Saturday, November 21, 2009
First, I was excited to find the bookmarks (or "magnetic page clips" as they call themselves) that I had admired a few months ago!
These kawaii cuties are by Paperchase. I'm looking forward to using them, but I will be sure to heed the ominous warning on the back about just what magnets can do to your intestines if swallowed.
Being a bookmark aficionado I naturally like to give them to others, and handcrafted bookmarks were often among the gifts I made as a child. Here's an early example of a mixed media (paint, yarn, felt, paper from Tastykake package) bookmark featuring three peas in a pod:
I've collected bookmarks for as long as I can remember, and the nice thing about a bookmark collection is that a 38 year accumulation still fits in the top drawer of my nightstand. I try to match the bookmark to the book I'm reading. These new bookmarks will be perfect for when I sit down with For Whom the Bell Pepper Tolls, Jane Pear, or The Grape Gatsby! Thanks, Curly Wurly!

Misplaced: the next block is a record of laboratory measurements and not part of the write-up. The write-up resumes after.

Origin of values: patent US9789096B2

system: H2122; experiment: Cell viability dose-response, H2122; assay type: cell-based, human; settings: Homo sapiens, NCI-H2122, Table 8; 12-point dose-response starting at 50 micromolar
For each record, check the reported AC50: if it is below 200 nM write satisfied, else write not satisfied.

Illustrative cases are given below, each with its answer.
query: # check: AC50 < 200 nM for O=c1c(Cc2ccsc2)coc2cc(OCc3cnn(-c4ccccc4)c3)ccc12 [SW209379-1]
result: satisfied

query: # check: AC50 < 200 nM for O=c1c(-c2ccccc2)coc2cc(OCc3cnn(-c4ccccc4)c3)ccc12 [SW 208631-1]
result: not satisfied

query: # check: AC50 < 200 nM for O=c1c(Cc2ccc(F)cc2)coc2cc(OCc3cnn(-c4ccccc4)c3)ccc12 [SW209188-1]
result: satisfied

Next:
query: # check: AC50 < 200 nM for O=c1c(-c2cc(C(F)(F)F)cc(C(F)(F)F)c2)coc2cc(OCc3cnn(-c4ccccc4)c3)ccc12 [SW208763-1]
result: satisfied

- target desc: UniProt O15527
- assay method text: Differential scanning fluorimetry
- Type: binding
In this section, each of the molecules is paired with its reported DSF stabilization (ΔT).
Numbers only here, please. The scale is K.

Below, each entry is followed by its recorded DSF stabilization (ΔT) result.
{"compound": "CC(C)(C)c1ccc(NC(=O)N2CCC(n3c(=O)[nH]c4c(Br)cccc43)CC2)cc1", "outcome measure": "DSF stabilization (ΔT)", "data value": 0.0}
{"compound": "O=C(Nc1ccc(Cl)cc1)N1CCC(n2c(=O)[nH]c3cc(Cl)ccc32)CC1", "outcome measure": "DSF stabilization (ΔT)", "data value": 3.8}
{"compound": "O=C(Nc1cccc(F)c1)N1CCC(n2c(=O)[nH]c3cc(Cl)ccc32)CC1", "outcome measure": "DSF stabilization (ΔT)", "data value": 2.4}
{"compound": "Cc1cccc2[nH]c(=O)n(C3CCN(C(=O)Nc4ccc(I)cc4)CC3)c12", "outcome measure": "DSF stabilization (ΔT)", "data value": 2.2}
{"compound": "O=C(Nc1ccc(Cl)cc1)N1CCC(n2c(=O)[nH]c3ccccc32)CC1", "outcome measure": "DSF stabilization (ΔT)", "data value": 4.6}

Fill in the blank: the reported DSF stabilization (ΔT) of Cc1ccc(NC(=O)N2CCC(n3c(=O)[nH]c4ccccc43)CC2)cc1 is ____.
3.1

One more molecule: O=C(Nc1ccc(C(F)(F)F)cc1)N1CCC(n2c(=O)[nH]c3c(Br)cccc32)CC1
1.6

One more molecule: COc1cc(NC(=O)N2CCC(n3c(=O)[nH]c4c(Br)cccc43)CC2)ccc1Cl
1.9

Wednesday, November 11, 2009
The Spam Shop features an array of Spammy merchandise including:
A Spammy Bean Bag Plush:
Monday, October 12, 2009
Here we have Ollie the Olive, Tonya Tomato, Ricky Ravioli, Gina Grape, and Bene Breadstick ready to show us the wonders of Italy:
First up, a tour of Sicily (click for larger version):
Next, learn some Italian phrases:
And now a maze through the whole of Italy:
Olive Garden children's menu courtesy of Maria - grazie mille!
Wednesday, September 30, 2009
Monday, August 31, 2009
Not wanting to meet Mr. Balloon Angioplasty next, I decided to forgo Mr. Cruller. This was a difficult decision since I hate wasting food (there are people starving in China, after all). To ease my guilty conscience, I decided to at least take a few pictures of the donuts before disposing of them as hazardous waste. So I got out the googly eyes and snapped away:
Monday, August 10, 2009
I was really lucky on two occasions recently. We visited our local ice cream establishment, the Curry Freeze, in Rotterdam, NY. Contrary to what you must be thinking, the Curry Freeze does not actually sell frozen curry, but is named after the street where it's located.
Benevolently gazing down on all the patrons is a grinning soft serve cone: